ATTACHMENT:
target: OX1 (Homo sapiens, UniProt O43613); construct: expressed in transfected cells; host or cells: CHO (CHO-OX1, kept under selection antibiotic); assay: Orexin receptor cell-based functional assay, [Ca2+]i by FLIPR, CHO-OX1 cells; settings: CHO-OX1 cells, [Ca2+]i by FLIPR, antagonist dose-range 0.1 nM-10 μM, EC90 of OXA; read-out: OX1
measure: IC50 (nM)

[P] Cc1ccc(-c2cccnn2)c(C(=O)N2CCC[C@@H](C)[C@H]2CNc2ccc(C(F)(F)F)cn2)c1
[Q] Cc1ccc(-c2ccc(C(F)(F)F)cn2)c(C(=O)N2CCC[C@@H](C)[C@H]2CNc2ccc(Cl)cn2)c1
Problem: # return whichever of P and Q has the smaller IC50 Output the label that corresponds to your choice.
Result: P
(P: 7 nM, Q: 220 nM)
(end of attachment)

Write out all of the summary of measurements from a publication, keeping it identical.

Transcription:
target: OX1 (Homo sapiens, UniProt O43613); construct: expressed in transfected cells; host or cells: CHO (CHO-OX1, kept under selection antibiotic); assay: Orexin receptor cell-based functional assay, [Ca2+]i by FLIPR, CHO-OX1 cells; settings: CHO-OX1 cells, [Ca2+]i by FLIPR, antagonist dose-range 0.1 nM-10 μM, EC90 of OXA; read-out: OX1
measure: IC50 (nM)

[P] Cc1ccc(-c2cccnn2)c(C(=O)N2CCC[C@@H](C)[C@H]2CNc2ccc(C(F)(F)F)cn2)c1
[Q] Cc1ccc(-c2ccc(C(F)(F)F)cn2)c(C(=O)N2CCC[C@@H](C)[C@H]2CNc2ccc(Cl)cn2)c1
Problem: # return whichever of P and Q has the smaller IC50 Output the label that corresponds to your choice.
Result: P
(P: 7 nM, Q: 220 nM)